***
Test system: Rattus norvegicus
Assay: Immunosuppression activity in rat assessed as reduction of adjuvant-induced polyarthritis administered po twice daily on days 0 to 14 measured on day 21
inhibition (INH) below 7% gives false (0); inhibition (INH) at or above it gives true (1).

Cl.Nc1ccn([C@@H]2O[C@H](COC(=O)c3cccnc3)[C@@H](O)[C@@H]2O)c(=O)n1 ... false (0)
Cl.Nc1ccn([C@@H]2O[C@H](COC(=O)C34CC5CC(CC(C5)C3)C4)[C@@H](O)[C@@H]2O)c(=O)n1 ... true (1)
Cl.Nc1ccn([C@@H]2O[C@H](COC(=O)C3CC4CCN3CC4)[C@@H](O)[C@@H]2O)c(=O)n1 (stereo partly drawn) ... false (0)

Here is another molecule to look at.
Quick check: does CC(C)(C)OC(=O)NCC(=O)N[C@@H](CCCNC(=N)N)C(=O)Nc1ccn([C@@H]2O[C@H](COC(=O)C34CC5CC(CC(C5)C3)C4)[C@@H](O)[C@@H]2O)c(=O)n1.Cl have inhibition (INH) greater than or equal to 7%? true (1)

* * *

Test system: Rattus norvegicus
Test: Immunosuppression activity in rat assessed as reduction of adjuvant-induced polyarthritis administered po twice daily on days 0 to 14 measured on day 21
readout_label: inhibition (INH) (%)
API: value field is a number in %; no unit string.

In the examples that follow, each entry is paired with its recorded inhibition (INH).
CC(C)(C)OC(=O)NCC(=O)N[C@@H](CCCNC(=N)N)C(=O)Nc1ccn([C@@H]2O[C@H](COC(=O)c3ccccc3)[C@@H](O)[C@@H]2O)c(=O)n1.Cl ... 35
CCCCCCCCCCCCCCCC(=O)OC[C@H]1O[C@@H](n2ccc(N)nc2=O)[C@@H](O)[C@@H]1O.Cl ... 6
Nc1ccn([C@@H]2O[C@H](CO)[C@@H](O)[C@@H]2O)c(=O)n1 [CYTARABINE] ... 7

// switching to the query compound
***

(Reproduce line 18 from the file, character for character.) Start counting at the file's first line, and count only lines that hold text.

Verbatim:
// switching to the query compound